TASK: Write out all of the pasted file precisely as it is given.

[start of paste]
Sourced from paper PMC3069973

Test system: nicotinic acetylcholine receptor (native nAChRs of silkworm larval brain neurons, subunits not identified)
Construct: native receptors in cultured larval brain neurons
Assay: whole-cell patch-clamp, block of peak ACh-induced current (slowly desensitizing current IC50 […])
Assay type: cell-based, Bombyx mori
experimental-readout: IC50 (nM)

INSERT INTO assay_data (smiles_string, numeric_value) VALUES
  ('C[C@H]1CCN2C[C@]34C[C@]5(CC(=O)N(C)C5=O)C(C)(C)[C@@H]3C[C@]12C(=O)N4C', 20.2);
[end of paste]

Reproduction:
Sourced from paper PMC3069973

Test system: nicotinic acetylcholine receptor (native nAChRs of silkworm larval brain neurons, subunits not identified)
Construct: native receptors in cultured larval brain neurons
Assay: whole-cell patch-clamp, block of peak ACh-induced current (slowly desensitizing current IC50 […])
Assay type: cell-based, Bombyx mori
experimental-readout: IC50 (nM)

INSERT INTO assay_data (smiles_string, numeric_value) VALUES
  ('C[C@H]1CCN2C[C@]34C[C@]5(CC(=O)N(C)C5=O)C(C)(C)[C@@H]3C[C@]12C(=O)N4C', 20.2);